AFI Bids Farewell to STAR TREK Maverick, D.C. Fontana – American Film Institute


AFI Bids Farewell to STAR TREK Maverick, D.C. Fontana

Earlier this week, the AFI Conservatory lost a dedicated faculty member and Hollywood lost a trailblazing writer with the passing of D.C. Fontana. She was the first female writer for STAR TREK and wrote 11 episodes of the original series, which ran for three seasons from 1966-69. She co-wrote the pilot for STAR TREK: THE NEXT GENERATION and also penned episodes of STAR TREK: DEEP SPACE NINE.

In addition to STAR TREK, Fontana’s credits include writing for such shows as THE WALTONS,  BONANZA and THE SIX MILLION DOLLAR MAN, among others. Fontana was honored for her years of service to the WGA with awards in 1997 and 2002. She will be missed dearly at AFI and will be remembered for paving a way for women in early television – particularly in the male-dominated world of science fiction – and for the enduring legacy she leaves behind.

Here, AFI alumna Barbara Stepansky (AFI Class of 2005) remembers Fontana in her own words:

D.C. Fontana and Barbara Stepansky

“I’m signing up for D.C. Fontana’s Development Class,” said my friend, a producing Fellow at the AFI, when talk of second year courses came up in 2004.

“Okay?” I replied, puzzled. “Why?”

“Because she’s the best.”

Intrigued by such impressive word-of-mouth, I signed up for Dorothy’s section, too. It was one of the most significant choices I would make in my life.

Dorothy’s filmography and achievements in TV writing exuded talent and perseverance against all odds – and are known across the world.  But Dorothy was also a fantastic teacher. She beamed with fierce positivity and wisdom. Her classes encouraged me to trust my instincts, to search for the best possible story and to love the process. In my second year, I wrote a female buddy comedy that wasn’t funny, and I eventually had to concede that comedic dialogue was not my strength. Yet Dorothy saw something in my writing that I couldn’t. She kept insisting that what I was creating was great and that I needed to keep going, which sounded absurd to me because on top of producing scripts that needed, in my humble opinion, quite a bit of work, English wasn’t even my first language. But Dorothy’s enthusiasm was inspiring more than anything else I had encountered in an industry that loves to make you feel unworthy — and so I kept going despite my own doubts. She believed enough for the both of us.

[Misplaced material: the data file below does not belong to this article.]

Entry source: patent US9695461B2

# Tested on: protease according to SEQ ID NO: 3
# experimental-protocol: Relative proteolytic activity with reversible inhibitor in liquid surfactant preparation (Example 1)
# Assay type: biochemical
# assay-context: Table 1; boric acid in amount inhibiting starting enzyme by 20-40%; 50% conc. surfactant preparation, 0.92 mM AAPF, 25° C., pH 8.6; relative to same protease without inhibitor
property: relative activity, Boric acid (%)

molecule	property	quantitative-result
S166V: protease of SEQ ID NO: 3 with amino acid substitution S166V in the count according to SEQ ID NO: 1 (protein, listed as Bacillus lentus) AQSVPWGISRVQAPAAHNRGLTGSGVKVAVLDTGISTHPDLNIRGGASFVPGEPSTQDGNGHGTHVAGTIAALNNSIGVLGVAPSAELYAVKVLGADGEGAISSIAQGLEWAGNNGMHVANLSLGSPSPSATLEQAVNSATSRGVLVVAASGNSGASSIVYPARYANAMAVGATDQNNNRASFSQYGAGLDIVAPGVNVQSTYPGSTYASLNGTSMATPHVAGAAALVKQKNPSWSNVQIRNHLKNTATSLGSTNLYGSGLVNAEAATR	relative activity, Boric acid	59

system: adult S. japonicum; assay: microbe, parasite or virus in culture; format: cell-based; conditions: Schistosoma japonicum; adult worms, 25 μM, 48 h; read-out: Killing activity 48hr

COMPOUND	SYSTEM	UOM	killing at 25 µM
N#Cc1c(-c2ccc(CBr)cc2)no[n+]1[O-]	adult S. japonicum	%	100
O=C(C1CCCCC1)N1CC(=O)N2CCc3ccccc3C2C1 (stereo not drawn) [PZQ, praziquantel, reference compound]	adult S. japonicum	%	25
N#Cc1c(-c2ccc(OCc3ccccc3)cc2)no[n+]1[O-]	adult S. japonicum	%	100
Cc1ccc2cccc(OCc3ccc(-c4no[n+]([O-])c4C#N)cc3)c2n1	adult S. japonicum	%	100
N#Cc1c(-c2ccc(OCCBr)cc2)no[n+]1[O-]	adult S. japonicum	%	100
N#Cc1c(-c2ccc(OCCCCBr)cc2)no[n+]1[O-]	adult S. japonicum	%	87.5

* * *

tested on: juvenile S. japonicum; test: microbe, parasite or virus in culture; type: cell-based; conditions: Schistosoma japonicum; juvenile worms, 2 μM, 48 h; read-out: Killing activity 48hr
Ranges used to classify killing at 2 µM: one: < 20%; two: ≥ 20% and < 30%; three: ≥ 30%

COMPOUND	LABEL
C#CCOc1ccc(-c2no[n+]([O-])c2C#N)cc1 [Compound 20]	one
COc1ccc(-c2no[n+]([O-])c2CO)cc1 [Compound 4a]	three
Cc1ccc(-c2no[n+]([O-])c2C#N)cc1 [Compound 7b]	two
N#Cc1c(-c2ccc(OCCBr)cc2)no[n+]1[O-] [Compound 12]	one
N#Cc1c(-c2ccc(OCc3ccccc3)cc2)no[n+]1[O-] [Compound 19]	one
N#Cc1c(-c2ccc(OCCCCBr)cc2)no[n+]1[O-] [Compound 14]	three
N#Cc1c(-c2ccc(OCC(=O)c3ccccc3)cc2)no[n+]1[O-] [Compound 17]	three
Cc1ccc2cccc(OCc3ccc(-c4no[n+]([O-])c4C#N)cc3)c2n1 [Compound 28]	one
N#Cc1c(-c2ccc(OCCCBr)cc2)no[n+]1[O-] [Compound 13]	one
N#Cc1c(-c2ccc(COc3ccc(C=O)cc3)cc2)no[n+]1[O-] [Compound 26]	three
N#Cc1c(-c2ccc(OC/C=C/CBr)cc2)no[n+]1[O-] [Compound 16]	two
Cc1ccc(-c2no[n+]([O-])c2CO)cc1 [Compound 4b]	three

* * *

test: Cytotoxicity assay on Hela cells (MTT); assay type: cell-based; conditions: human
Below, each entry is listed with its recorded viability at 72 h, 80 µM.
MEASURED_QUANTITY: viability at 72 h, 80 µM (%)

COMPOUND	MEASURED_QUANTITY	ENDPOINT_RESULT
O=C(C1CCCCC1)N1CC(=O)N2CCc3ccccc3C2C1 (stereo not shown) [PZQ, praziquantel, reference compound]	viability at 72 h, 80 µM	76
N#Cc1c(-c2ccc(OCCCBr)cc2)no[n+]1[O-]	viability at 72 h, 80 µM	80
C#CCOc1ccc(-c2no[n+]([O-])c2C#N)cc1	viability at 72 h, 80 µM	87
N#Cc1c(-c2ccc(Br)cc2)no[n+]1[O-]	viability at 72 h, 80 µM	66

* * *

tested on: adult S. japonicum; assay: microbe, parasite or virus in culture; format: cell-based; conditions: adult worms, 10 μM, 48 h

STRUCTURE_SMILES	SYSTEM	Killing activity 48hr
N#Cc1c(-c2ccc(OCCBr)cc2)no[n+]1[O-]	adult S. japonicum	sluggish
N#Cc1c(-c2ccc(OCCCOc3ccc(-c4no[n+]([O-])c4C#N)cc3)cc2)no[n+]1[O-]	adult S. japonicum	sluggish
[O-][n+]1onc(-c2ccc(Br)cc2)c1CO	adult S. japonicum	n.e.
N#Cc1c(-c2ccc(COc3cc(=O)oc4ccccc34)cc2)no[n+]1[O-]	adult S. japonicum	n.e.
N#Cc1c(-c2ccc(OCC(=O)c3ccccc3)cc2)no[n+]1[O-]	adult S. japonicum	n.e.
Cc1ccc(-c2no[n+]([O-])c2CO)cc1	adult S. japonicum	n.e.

Dorothy went on to champion my AFI thesis film, and after graduation frequently took me out to lunches. She made time to find out more about me and my past, not just for her own entertainment but to connect the dots and see which other new students of hers could profit from my specific experience. I met some wonderful individuals through her. Dorothy wanted to share everything with others – and that included sharing her former students with current ones. I started to visit her classes about once a year, where I would speak to other directors and producers about making independent movies. Over time I had the pleasure to meet her husband Dennis, and we turned another corner to something I considered friendship.

What I didn’t realize at the time was how much everything Dorothy said or asked of me was building up my own confidence. She always treated me like a colleague. She rooted for my projects and thought more highly of my work than my own mother (who’s the best but, let’s face it, doesn’t understand what exactly it is that I do.) I went on to win a WGA award for a TV movie script and then to write on a TV Show, which is a path Dorothy forged with her own accomplishments for female genre writers, and showed was possible. I loved sharing those little victories with her, making her proud.

I know I wasn’t the only one. Dorothy adored a bunch of her former and current AFI students. She took them to lunch and made them feel like a million bucks; she handed out little rubber duckies to “get our ducks in a row.” That was her nature — caring, nurturing, attentive and supportive. Maybe I don’t remember every word of wisdom she dispensed, but she taught me more than anyone else that what people remember is how you made them feel. And Dorothy made you feel like an equal and like you mattered. The world is a little bit darker and a little bit colder without her in it.

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